Schools Stories

Read the stories about our Schools Program as experienced and written by those who are participating in the activities and partnerships.


Stories from 2016

Students across the country are gearing up to Spread the Word to End the Word – the R-word. Retard(ed) is a phrase carelessly tossed around and hurtful to those with intellectual disabilities, their friends and families.

Ernest Righetti High School in Santa Maria is among the schools taking the pledge and educating its students. Dutch Van Patten, the school’s Special Olympics liaison, said the Special Olympics Volunteers Club on campus first got involved about five years ago. “The first year or two we just started spreading the word, just trying to educate people as to how the R-word is offensive,” Dutch said. “Since then, we’ve gotten a lot more involved with doing an assembly.”

Each of the past two years, the school also has been hands-on with its education to students without intellectual disabilities. The club’s students set up booths that put a person in situations like an autistic or Down syndrome student would feel. “They had outfits they put on them so they could feel the frustration,” Dutch added.

The feedback has been positive, Dutch said, and the campaign has opened up minds and eyes. A former football player, Dutch said his coach made it a point to volunteer.

What started out as a volunteer-or-you-won’t-play challenge to the entire team quickly transformed into a passion.

“It was amazing that after the first year we fought to get to go because we had so much fun,” Dutch said.

Dutch remembers bring paired with a young man, Eric, who “would not listen or work with anyone.” But Eric had heard Dutch also competed in wrestling and a bond was formed.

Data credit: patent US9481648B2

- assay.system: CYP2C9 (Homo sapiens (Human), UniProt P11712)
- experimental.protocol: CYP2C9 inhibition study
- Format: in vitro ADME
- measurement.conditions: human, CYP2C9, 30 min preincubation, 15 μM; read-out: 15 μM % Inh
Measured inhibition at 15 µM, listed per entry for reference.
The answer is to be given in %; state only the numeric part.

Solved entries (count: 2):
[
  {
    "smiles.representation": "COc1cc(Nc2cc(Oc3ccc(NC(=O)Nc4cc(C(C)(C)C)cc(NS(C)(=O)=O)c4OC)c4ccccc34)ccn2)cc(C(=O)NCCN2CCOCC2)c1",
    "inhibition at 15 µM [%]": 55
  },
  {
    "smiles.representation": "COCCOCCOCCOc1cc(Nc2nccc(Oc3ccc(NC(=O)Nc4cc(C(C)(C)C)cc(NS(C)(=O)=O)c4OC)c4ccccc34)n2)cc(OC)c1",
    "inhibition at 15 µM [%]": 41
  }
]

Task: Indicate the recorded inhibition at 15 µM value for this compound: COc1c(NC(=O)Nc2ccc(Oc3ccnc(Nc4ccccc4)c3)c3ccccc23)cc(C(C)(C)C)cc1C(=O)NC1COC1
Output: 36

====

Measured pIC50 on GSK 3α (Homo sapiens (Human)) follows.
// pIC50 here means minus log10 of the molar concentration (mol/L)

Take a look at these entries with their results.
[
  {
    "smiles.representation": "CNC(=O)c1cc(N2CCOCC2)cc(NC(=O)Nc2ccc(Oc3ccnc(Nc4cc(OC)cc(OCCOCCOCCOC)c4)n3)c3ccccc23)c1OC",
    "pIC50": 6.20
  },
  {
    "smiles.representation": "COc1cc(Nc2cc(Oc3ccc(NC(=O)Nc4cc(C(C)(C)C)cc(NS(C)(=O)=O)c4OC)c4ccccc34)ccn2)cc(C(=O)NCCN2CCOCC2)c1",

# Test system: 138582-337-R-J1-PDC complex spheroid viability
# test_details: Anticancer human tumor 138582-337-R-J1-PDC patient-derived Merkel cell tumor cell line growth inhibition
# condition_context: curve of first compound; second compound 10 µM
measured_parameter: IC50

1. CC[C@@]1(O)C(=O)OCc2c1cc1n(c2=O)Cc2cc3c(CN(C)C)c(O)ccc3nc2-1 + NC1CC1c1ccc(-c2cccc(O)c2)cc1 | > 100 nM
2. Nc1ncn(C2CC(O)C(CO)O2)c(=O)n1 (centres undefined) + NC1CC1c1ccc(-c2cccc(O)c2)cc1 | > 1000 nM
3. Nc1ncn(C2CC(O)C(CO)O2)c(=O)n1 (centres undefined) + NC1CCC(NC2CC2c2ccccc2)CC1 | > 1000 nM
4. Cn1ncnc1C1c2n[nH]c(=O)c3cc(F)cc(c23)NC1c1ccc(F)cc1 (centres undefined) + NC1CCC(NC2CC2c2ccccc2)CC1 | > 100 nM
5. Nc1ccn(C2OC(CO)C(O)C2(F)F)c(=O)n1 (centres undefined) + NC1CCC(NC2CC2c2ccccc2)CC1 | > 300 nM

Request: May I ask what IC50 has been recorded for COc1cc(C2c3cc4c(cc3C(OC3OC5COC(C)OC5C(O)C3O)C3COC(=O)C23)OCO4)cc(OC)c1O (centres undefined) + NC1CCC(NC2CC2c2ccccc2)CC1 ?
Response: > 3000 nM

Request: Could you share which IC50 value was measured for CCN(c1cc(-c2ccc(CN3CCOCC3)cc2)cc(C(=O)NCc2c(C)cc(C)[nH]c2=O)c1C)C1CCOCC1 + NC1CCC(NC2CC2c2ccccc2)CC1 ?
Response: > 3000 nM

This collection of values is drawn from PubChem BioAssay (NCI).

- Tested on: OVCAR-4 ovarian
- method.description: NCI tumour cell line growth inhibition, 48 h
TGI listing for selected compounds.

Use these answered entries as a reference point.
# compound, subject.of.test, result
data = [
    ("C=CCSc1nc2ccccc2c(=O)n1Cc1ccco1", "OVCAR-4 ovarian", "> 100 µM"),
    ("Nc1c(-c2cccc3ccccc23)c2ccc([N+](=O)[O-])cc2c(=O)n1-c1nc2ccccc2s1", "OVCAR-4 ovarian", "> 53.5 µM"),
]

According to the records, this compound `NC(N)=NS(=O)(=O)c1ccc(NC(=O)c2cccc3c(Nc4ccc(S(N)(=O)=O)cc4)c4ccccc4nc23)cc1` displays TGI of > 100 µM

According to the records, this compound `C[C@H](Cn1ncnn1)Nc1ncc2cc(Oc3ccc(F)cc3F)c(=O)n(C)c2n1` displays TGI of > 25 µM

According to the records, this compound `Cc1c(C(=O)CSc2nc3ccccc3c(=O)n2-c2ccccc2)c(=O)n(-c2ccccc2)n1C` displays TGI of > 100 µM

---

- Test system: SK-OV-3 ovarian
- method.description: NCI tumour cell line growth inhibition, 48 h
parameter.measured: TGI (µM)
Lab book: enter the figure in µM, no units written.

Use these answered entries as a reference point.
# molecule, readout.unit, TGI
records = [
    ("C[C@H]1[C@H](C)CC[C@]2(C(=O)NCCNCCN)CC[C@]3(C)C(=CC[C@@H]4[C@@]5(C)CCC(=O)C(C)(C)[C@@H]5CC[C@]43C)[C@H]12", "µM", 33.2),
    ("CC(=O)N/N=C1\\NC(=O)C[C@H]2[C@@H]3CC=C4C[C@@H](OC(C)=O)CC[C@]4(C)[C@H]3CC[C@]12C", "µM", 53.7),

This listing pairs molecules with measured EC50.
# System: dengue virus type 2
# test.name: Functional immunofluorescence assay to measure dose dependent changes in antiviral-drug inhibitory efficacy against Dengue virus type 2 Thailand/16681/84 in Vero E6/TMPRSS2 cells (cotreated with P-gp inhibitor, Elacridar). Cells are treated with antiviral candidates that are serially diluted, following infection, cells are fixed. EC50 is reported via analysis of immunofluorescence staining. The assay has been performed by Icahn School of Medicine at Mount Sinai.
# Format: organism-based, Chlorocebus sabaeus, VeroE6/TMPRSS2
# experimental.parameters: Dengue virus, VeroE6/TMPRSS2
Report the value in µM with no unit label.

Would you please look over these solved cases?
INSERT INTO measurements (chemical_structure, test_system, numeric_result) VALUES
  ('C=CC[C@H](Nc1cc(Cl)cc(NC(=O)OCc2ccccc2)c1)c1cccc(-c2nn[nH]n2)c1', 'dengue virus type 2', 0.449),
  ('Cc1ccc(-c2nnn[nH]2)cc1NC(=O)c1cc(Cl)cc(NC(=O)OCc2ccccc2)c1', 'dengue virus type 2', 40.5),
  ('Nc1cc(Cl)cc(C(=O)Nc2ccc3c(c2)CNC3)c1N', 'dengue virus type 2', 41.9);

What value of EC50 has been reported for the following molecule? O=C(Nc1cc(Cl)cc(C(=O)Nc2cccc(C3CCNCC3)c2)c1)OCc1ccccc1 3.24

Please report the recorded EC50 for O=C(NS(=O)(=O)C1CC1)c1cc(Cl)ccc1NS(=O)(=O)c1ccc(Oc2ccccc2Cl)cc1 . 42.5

“[Eric] asked if I could be with him the entire weekend during the state games,” Dutch recalled. “After hanging with each other for the weekend, we became life-long friends. When I was upset the next year in the state semifinals, the only person who I could talk to was Eric. He was there for me.” Now, he sees Ernest Righetti High School going through its own growth over the last five years with students with intellectual disabilities being recognized at Homecoming. In 2007, Antonio “Ferocious” Ramirez was named the school’s King of Hearts. In 2012, Justice Geyer was named Homecoming Queen.

“It’s really been neat to watch how these kids have become part of the atmosphere of the school and part of the culture, instead of being on the outside,” Dutch said.

The week-long R-word campaign, which this year begins March 2, played a part in that transformation.

“I think it’s a wonderful thing – I think it needs to be an ongoing, year-long thing,” Dutch continued. “We try and educate kids as much as we can throughout the year. That’s why we have this club. We have Future Farmers of America students partnered up with special needs kids, and they raise goats together and show them at our county fair. We’ve really tried expanding, so it’s just not a week-long thing… we try to do it for an entire year.”

The Special Olympics Orange County regional staff spreading the word to end the word on March 2, 2016

The Special Olympics Southern California headquarters staff spreading the word to end the word on March 2, 2016

Students and staff at Hamilton High School (LAUSD) on March 2, 2016.

Students and staff at North Hollywood School on March 2, 2016.

Students and staff at Polytechnic High School (LAUSD) on March 2, 2016.

Students and staff at Roybal Learning Center (LAUSD) on March 2, 2016.

Students and staff at Verdugo Hills High School (LAUSD) on March 2, 2016.